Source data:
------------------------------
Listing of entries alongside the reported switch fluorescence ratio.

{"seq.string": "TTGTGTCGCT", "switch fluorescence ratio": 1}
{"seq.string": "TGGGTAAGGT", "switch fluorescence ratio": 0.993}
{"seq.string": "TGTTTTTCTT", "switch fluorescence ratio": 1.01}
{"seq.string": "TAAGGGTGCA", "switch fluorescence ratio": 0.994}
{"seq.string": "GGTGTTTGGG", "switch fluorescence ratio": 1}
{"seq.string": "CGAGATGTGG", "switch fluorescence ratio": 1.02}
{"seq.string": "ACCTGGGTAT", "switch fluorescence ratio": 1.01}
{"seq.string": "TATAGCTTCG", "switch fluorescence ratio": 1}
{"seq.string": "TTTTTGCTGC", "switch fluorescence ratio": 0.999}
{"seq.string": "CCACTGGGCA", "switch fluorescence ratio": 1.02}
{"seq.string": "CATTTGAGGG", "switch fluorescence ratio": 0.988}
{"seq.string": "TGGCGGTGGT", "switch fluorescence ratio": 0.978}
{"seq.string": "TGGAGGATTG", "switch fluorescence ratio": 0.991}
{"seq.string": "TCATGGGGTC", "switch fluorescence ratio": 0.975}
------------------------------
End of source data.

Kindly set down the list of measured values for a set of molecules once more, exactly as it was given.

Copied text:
Listing of entries alongside the reported switch fluorescence ratio.

{"seq.string": "TTGTGTCGCT", "switch fluorescence ratio": 1}
{"seq.string": "TGGGTAAGGT", "switch fluorescence ratio": 0.993}
{"seq.string": "TGTTTTTCTT", "switch fluorescence ratio": 1.01}
{"seq.string": "TAAGGGTGCA", "switch fluorescence ratio": 0.994}
{"seq.string": "GGTGTTTGGG", "switch fluorescence ratio": 1}
{"seq.string": "CGAGATGTGG", "switch fluorescence ratio": 1.02}
{"seq.string": "ACCTGGGTAT", "switch fluorescence ratio": 1.01}
{"seq.string": "TATAGCTTCG", "switch fluorescence ratio": 1}
{"seq.string": "TTTTTGCTGC", "switch fluorescence ratio": 0.999}
{"seq.string": "CCACTGGGCA", "switch fluorescence ratio": 1.02}
{"seq.string": "CATTTGAGGG", "switch fluorescence ratio": 0.988}
{"seq.string": "TGGCGGTGGT", "switch fluorescence ratio": 0.978}
{"seq.string": "TGGAGGATTG", "switch fluorescence ratio": 0.991}
{"seq.string": "TCATGGGGTC", "switch fluorescence ratio": 0.975}